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How quickly will the stores empty?


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Keeping milk/stuff cool is easy in a winter storm, even without electricity. Make ice outside and keep it in a back room in a cooler or crumpled-newspaper-insulated box.

 

In the summer storms, it makes less sense.

 

But.....at least folks are trying to prepare a bit..... Baby steps.

 

The next step is not being there when EVERYONE is trying to stock up at the last minute!

 

 

Say the word "hurricane" in Hawaii and *POOF*......ALL THE RICE IS GONE!

 

 

MtRider - :shopping: Stay warm, y'all!

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Keeping milk/stuff cool is easy in a winter storm, even without electricity. Make ice outside and keep it in a back room in a cooler or crumpled-newspaper-insulated box.

 

In the summer storms, it makes less sense.

 

But.....at least folks are trying to prepare a bit..... Baby steps.

 

The next step is not being there when EVERYONE is trying to stock up at the last minute!

 

 

Say the word "hurricane" in Hawaii and *POOF*......ALL THE RICE IS GONE!

 

 

MtRider - :shopping: Stay warm, y'all!

 

Rice???? Not SPAM??? :24:

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I went to Costco in the morning of Tuesday, it was packed. Should have gotten there when they first opened the doors... it was quite busy, but they were organized and I made it out unscathed, they did have most of their cash registers open. Later that night hubby and I went out and hit the grocery store on the way home, just to get mayo, forgot it earlier... it was probably around 10pm. I've been in the south for many years now but it still amuses me to see all of the bread, milk, eggs, bacon and oj gone... not sure about the tp, but its just funny to me. And yes, scary because you see how easily the system crumbles.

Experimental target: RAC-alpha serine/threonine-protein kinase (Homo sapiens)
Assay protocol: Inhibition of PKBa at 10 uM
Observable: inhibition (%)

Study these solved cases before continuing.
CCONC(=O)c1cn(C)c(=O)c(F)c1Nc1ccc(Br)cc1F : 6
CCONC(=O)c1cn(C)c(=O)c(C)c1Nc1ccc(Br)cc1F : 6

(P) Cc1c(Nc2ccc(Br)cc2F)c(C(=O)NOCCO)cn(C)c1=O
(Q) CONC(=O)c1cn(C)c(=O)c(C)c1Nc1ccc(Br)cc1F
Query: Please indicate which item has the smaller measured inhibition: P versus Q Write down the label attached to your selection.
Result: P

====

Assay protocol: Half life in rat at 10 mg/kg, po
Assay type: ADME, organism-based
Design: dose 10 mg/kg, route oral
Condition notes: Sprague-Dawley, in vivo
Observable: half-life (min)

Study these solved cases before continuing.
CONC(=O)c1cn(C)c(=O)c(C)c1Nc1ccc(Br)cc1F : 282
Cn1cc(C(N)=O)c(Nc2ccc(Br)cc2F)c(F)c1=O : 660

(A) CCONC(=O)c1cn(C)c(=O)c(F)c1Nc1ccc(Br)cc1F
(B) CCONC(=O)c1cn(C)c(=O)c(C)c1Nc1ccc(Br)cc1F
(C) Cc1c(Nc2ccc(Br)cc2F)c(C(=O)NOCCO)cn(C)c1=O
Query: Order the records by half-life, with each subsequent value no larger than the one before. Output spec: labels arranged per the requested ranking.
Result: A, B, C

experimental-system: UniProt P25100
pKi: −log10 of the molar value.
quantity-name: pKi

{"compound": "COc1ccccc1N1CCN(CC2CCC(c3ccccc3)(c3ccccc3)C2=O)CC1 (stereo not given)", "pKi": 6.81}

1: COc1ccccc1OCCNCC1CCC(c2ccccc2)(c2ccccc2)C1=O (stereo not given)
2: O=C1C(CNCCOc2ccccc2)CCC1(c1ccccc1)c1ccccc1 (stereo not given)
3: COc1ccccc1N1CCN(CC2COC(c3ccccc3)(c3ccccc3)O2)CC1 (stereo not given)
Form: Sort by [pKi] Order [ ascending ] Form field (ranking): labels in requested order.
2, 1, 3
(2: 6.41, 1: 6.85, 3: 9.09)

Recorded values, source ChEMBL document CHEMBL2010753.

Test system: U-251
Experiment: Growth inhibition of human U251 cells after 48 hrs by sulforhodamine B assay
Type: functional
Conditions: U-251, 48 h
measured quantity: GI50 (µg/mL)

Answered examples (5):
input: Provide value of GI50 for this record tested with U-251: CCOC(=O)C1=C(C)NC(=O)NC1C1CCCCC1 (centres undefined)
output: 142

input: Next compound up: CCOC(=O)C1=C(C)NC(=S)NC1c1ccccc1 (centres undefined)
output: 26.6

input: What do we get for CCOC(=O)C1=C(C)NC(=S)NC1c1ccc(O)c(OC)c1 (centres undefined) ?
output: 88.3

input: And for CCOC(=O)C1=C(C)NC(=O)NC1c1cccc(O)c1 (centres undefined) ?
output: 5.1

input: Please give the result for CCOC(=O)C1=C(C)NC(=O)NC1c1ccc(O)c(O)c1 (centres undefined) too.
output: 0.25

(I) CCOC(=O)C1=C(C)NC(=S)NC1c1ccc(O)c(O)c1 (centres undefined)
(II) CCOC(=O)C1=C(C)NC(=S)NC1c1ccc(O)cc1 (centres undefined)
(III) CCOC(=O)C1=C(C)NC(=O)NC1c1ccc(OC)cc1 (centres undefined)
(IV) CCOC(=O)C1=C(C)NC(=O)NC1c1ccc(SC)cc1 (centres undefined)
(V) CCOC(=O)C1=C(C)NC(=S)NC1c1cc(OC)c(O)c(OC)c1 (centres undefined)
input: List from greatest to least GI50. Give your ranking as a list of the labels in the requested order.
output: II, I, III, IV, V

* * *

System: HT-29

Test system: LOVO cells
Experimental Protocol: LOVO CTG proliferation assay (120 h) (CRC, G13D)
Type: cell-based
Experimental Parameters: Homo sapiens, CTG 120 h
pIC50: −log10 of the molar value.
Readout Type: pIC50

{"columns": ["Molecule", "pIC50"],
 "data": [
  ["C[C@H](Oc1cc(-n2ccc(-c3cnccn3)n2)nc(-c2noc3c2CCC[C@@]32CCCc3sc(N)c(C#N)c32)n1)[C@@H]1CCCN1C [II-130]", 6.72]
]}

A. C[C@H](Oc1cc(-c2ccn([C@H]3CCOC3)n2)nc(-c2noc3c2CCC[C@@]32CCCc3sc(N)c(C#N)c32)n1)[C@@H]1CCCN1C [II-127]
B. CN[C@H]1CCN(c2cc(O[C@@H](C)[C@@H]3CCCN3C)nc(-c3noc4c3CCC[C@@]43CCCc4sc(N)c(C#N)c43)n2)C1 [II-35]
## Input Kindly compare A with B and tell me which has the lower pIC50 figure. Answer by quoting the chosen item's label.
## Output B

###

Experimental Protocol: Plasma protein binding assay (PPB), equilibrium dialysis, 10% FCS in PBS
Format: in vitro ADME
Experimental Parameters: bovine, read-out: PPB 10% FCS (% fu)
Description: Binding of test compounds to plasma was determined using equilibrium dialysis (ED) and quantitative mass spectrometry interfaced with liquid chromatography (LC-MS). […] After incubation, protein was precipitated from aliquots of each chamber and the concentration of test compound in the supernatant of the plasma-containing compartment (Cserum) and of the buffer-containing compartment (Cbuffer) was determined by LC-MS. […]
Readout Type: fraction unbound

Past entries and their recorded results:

On a crazy sidenote, there was a shooting at a grocery store here, rumor has it people were scuffling over supplies. 2 shot (not critical), 1-2 arrested (depending on which report you listen to). Note to self, get last minutes supplies even earlier.

 

http://www.11alive.com/news/article/321297/40/2-people-shot-at-Lawrenceville-Kroger

Edited by LaBellaVita
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You can keep bread OJ, and milk in the freezer. I always have bread baked ahead and frozen. Eggs will keep a long time in the fridge. Just buy an extra dozen and be sure to rotate so you eat the older dozen before the newer dozen. I always have canned and dry fruit on hand so if I can't get fresh, we still have fruit. Things like mayo will keep. I know it is easy to lose track of what is in the pantry and run out sometimes, but not worth risking an injury over.

 

The goal should be not to ever have to run out for last minute supplies. (Not picking on anybody, I don't know everyone's circumstances or whether it was possible to get supplies in ahead. I know I've run out of things at inopportune times too. Doesn't help to be planning your once a month trip and then get stuck at home with a nearly empty larder.)